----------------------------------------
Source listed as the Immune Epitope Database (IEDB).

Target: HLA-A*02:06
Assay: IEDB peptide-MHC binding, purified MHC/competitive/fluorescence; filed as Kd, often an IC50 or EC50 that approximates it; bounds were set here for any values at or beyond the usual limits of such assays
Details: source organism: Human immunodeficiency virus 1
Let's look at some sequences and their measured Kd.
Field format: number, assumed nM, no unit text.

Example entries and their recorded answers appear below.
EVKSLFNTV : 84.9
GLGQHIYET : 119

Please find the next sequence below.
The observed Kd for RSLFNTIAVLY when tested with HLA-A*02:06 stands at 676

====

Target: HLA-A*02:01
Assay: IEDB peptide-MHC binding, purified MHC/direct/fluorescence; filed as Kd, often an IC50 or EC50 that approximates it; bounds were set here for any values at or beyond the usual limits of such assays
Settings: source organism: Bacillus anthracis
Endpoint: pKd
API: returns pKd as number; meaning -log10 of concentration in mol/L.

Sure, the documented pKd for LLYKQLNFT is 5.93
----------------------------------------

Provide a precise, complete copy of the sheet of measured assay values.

Source listed as the Immune Epitope Database (IEDB).

Target: HLA-A*02:06
Assay: IEDB peptide-MHC binding, purified MHC/competitive/fluorescence; filed as Kd, often an IC50 or EC50 that approximates it; bounds were set here for any values at or beyond the usual limits of such assays
Details: source organism: Human immunodeficiency virus 1
Let's look at some sequences and their measured Kd.
Field format: number, assumed nM, no unit text.

Example entries and their recorded answers appear below.
EVKSLFNTV : 84.9
GLGQHIYET : 119

Please find the next sequence below.
The observed Kd for RSLFNTIAVLY when tested with HLA-A*02:06 stands at 676

====

Target: HLA-A*02:01
Assay: IEDB peptide-MHC binding, purified MHC/direct/fluorescence; filed as Kd, often an IC50 or EC50 that approximates it; bounds were set here for any values at or beyond the usual limits of such assays
Settings: source organism: Bacillus anthracis
Endpoint: pKd
API: returns pKd as number; meaning -log10 of concentration in mol/L.

Sure, the documented pKd for LLYKQLNFT is 5.93